You’ve submitted a strong resume highlighting your skills, results, and accomplishments. Your cover letter is specifically tailored to a job description and artfully demonstrates your professionalism and written communication skills. So, now what?  COVID-19 has put off any in-person interviews for a while. How can you outshine the competition from your home office and the pandemic when looking for a new job?

There are numerous resources dedicated to this very question, but times have now changed the process and we have to approach the interview process a little differently. Today, instead of an in-person meeting, you may find yourself in an interview from your home office.  This separation could feel limiting as the interview process used to be a two-way exploration between employer and job seeker to find a fit. Consider the following tips when preparing for your next job interview that could be unlike any interview you have had before.

Be mindful of first impressions

First impressions are everything, especially in a job interview. If you are meeting a new potential employer by remote connection, keep it professional. Check your connection ahead of time and make sure you have a quiet space to talk. Skip the funny digital background and make sure your space is free of clutter and well lit. You need to take the interview seriously but also maintain a friendly and positive attitude. Its ok to chat about the uniqueness of the situation and will help to build rapport.  Be sure to present yourself in alignment with the organization’s mission and culture. On the flip side, be sure to take mental note of your first impressions. Much information could be derived from paying close attention to how the hiring company conducts the interview.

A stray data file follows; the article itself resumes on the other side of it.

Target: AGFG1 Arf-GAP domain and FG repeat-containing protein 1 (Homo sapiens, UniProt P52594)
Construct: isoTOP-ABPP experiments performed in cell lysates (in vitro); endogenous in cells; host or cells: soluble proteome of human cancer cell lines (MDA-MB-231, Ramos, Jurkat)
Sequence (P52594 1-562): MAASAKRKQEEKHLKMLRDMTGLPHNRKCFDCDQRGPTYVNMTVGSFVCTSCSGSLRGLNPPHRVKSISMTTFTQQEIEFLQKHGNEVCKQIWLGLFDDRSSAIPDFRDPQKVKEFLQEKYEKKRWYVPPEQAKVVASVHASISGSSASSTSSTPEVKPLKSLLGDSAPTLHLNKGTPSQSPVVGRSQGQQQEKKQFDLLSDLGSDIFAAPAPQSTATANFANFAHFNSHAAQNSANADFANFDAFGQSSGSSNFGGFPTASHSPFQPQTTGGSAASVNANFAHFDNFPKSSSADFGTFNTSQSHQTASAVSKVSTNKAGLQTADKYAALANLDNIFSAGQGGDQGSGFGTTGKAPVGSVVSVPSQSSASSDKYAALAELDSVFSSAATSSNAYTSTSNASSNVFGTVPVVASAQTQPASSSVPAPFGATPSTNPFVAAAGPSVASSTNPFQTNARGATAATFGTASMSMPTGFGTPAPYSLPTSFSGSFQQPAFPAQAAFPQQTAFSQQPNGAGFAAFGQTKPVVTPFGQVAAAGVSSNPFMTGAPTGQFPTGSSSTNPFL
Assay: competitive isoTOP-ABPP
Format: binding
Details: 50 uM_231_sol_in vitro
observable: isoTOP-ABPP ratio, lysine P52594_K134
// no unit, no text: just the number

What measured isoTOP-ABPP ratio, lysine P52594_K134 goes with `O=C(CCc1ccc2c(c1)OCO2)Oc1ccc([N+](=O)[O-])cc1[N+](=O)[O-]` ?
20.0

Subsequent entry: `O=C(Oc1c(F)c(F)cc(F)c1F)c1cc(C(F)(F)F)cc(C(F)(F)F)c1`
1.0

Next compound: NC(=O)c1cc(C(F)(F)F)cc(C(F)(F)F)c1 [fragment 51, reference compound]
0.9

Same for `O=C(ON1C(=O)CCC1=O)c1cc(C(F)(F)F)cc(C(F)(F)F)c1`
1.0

Do your homework

If you walk into an interview not having done your homework, you are not the right candidate for the job. Before the interview, you must be clear on what the company does and why working for them appeals to you. Take advantage of this unique interview format and jot down some key talking points you don’t want to forget and place them close by.

Be authentic and honest

Avoid the websites that provide lists of common interview questions and provides “best” answers. Listen carefully to questions, pause a moment to think about them if necessary, and give a thoughtful and honest answer. If your response is unacceptable to the interviewer, that is useful information for both of you. Remember, you are not just looking for a job; you’re looking for a fit. A good strategy never includes rehearsing to be a person you are not.

Ask questions

Inevitably, you will be asked if you have questions about the position. Remember, this is your opportunity not only to see if you are right for the position and the company, but if they are both a match for you. Since you likely won’t have the opportunity to see the workspace firsthand, spend some extra time asking questions about culture, camaraderie and what onboarding looks like in a remote world. It is also important to explore why the position is vacant, what a typical day might look like and challenges and rewards of the role.

Be patient

Our current climate is one of uncertainty for many businesses.  Likely, no one is going to make a snap decision about hiring right now. After your interview, be sure to send a follow-up note.  Then stay in touch appropriately and respectfully.  Make sure your new potential employer can see your interest but steer clear of over-communicating.  This is new territory for some so that a little space will be appreciated.

 Advocate for yourself

Be prepared to communicate your ideal position, preferred work culture, collaboration style and desired work environment. Advocating for yourself signals to employees that you are genuinely interested in the position and not merely desperate for a job. Don’t be afraid not to get the job. If it’s not a fit on both sides, it likely will not work long-term.

Chances are if you have been invited to interview, you are already a good candidate for the job. And yes, you do want to make the best impression possible during an interview by highlighting your background and experience, and the contribution you can make to the company. It may seem counter-intuitive to size up the employer who is evaluating you, but an effective manager will recognize a candidate’s ability to self- advocate as a strength. A good candidate for a job is one who has the skills, qualifications, and drive to carry out the required duties of the position. A superior candidate is one recognizes the importance of a good fit.

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